I dont know how the vertical up burners would work. I would worry about dripping molten flux into the burners but perhaps it could work. I dont suppose you have an opinion on 90 degree directional burners like the two in THIS pdf. The other problem I woud wonder about is back pressure with the burners shooting right at the floor only 3 or 4 inches away. Clearly you resolved that with your tuned burner. I would love to know how.

Anyway, I also was wondering how you cut the holes for your burners. I heard that you ditched the soft brick on top in favor of pleated kaowool packed tight. How tight did you have it packed? How thick is the resulting pleated kaowool and how did you punch holes for the burners through that? Also I noticed you use only a single layer of soft brick for the bottom insulation? Is that enough to make the forge not heat up massively? Also what thickness metal did you use for the frame?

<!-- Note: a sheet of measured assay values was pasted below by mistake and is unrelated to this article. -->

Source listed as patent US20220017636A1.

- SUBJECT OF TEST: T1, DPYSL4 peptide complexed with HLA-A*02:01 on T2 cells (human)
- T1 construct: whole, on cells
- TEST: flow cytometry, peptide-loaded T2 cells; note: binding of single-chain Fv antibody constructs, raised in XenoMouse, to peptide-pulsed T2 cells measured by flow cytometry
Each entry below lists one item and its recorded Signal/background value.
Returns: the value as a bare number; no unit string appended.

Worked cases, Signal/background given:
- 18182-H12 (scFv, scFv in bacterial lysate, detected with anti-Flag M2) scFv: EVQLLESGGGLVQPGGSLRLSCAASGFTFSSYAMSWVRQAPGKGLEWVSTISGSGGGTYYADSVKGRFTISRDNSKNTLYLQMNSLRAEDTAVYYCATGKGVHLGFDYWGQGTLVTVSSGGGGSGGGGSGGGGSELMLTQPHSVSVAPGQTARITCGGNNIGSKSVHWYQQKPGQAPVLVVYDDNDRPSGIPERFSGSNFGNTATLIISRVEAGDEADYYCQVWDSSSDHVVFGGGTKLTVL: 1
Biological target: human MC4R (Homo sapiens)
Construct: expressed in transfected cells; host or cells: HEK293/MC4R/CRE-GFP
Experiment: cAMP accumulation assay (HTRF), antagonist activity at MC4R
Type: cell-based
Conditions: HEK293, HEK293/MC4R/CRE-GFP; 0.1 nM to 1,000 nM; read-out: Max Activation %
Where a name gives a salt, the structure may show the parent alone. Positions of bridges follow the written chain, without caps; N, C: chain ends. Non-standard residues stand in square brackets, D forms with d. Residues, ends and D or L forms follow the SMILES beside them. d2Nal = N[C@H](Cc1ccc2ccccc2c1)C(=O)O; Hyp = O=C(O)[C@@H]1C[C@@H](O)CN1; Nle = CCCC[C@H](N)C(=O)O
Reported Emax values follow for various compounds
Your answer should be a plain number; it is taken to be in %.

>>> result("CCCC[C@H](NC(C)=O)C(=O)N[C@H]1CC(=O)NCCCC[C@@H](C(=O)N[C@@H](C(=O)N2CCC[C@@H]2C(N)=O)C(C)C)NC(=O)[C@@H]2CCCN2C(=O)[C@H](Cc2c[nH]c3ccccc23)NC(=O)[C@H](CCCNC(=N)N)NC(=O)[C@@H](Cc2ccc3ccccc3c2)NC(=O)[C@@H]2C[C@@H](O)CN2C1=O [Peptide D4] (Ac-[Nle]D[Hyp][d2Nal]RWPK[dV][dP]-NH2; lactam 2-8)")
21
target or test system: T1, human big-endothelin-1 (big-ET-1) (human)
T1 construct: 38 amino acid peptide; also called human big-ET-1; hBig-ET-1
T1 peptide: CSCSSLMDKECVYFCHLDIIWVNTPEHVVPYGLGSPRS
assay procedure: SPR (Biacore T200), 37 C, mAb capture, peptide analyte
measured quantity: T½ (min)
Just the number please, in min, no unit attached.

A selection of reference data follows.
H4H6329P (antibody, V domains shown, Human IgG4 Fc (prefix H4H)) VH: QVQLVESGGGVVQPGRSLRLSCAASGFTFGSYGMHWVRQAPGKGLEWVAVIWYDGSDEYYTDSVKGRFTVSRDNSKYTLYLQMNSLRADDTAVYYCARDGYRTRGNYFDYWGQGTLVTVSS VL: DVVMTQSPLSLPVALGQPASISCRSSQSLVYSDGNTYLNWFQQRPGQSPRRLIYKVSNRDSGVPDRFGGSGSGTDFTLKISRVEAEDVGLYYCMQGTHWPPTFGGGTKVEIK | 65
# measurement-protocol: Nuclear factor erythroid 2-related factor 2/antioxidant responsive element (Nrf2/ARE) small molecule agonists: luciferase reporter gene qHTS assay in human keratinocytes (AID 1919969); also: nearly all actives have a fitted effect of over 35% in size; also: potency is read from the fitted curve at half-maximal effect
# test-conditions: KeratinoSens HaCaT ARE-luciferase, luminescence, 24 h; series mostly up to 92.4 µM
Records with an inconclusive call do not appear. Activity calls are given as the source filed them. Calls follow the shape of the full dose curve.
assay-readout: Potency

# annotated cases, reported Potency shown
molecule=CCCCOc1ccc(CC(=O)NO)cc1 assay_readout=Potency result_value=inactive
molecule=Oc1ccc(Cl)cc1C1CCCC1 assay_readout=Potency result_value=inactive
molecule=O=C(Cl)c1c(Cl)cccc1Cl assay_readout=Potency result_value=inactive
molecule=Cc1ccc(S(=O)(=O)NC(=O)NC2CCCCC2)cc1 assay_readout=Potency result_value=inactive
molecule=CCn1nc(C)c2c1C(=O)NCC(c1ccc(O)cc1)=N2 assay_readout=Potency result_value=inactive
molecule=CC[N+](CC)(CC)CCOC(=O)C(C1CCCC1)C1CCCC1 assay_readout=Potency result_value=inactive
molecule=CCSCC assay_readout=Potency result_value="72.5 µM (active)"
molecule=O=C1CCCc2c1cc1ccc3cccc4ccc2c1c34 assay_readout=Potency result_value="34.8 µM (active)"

I am thinking of a design like yours, especially the scissor jack adjuster is just brilliant. I thought the bottom frame could be a set of soft brick with a set of hard brick on top which will hold heat and help out with durability. Also I was thinking I could put a ring of soft brick on side around the hard brick for more insulation. Then I had thought of doing the roof as you did of course. I was trying to decide between making the right wall 3" of kaowool with burners sticking through it or putting them vertical as you did. Vertical has its benefits of course as the heat is right on the material but I was wondering about the danger of overheating the burner. A quasi melted brass tub breaking would be depressing to say the least. Currently my atmospheric burner doesnt get that hot at all. It may still be worth it to add a blower tube to introduce more air for special circumstances, what do you think? Finally I thought of coating all the kaowool with ITC-100 to complete the structure.